I don’t get Yankee Doodle Dandy.  I mean, I get the plot, it’s the life story of entertainer George M.  Cohan, and I get what it’s trying to do, promote the idea of patriotism during the era the movie was made, the middle of World War II.  What I don’t get is why anyone would find this style of moving making entertaining.  It is basically a vaudeville show surrounded by a flimsy shell biographical story.  It’s a musical, but not a musical as we understand it today, being filled with song and dance numbers that have nothing whatsoever to do with storyline.  In fairness to AFI and their list, Yankee Doodle Dandy does represent an era of movie making, an era that was so popular it deserves to be represented in some way.  If this is the best movie of this type, then it’s hard to argue that it doesn’t belong, but I just don’t get it.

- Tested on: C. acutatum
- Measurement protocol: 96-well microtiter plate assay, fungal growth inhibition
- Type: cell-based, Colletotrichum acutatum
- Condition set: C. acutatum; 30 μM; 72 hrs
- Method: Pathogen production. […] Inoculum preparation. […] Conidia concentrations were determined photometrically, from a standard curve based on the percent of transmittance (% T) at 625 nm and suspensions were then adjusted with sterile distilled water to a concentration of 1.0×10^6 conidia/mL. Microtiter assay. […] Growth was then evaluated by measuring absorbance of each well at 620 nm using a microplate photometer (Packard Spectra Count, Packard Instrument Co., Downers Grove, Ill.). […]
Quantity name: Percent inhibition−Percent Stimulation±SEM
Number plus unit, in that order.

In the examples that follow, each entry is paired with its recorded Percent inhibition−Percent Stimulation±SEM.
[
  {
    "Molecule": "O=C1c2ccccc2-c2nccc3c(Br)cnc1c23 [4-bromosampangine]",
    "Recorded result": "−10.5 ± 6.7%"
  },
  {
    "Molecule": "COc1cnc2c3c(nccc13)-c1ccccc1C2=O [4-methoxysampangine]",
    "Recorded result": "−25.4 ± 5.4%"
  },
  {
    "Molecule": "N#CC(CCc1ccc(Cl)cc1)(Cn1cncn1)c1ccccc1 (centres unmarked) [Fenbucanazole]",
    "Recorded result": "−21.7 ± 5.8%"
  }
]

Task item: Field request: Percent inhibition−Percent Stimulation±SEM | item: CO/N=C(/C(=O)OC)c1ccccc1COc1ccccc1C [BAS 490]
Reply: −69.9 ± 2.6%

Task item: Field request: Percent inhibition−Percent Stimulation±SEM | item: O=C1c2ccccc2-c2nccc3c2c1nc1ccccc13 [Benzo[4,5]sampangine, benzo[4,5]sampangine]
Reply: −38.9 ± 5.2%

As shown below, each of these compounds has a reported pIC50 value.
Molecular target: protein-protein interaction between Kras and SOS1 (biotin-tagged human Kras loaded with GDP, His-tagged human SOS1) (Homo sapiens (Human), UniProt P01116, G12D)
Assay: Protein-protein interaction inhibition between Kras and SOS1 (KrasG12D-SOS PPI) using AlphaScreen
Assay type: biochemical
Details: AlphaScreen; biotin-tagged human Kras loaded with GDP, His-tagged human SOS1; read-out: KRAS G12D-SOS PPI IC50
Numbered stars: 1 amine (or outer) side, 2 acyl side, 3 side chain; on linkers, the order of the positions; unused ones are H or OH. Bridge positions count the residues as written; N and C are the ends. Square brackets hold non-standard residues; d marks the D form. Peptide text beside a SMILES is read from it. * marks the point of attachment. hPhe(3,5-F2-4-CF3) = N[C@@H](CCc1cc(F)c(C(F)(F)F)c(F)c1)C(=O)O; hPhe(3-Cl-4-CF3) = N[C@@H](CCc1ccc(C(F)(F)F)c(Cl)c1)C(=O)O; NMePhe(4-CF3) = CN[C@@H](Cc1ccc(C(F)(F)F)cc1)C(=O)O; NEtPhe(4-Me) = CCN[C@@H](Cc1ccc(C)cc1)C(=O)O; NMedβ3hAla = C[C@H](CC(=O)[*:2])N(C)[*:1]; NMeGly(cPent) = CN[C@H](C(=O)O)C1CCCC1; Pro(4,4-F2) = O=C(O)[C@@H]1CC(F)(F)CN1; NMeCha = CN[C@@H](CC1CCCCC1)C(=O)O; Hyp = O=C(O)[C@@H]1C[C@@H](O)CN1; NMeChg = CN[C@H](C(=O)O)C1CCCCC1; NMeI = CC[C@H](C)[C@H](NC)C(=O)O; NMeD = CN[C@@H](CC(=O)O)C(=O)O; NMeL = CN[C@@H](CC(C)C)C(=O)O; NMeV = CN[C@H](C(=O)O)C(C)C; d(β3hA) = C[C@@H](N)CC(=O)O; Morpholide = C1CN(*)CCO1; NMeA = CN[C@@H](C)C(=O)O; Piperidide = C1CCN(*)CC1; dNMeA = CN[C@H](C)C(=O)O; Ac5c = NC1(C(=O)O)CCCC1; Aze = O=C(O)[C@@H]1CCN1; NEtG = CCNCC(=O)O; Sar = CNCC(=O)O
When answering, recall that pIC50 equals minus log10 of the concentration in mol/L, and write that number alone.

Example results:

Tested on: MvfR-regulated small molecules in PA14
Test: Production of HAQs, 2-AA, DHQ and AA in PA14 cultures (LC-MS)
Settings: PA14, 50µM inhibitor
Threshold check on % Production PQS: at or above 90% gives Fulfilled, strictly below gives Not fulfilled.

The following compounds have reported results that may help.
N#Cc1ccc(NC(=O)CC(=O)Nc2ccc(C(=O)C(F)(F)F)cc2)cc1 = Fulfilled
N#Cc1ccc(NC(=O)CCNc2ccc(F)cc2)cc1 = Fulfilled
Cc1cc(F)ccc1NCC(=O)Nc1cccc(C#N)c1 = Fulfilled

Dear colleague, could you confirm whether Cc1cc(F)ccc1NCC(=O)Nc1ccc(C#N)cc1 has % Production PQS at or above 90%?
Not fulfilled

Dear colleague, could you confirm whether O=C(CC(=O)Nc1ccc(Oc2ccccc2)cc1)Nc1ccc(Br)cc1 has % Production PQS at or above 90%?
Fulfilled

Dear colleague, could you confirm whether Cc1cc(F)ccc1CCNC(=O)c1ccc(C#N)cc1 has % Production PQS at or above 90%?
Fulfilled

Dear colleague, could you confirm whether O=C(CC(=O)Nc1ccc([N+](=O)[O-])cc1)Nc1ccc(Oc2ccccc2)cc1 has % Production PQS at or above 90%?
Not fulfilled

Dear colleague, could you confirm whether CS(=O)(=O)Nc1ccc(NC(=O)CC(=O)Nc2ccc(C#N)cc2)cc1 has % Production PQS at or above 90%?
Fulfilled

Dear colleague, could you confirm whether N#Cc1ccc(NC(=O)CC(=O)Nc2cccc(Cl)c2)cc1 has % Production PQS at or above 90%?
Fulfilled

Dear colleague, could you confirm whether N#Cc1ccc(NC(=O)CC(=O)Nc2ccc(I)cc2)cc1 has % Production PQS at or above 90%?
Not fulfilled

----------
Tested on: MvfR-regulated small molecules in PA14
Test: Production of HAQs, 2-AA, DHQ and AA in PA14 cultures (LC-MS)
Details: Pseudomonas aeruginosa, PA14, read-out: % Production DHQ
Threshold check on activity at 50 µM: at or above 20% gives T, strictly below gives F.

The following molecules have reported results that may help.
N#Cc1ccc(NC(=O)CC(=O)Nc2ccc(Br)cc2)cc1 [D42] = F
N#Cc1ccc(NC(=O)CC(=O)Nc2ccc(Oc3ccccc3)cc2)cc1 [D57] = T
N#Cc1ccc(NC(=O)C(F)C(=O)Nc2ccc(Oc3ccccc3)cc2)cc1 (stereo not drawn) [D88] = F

It’s always hard to watch something that so clearly represents an era in history and put it into some kind of modern perspective.  There is nothing about Yankee Doodle Dandy that rings true today other than a collection of songs that we remember from watching Looney Tunes.  The dance numbers, while sometimes impressive, are mostly silly.  I couldn’t help but turn to Jenny and ask, “People were entertained by this?”  The characters pranced and gyrated in ways that just didn’t make sense.  It made me want to laugh more than watch with awe.  And the singing wasn’t much better.  James Cagney was doing more spoken word than singing and the songs seemed to go on and on.  I’m not saying that the movie wasn’t filled with good performances, I’m just saying I don’t get it.  I’m sure if kids today sat down and watched an episode of In Living Color they would see the Fly Girls doing their thing and say “What the @#&*!”  Some forms of entertainment just aren’t timeless.  That statement goes for almost everything in Yankee Doodle Dandy.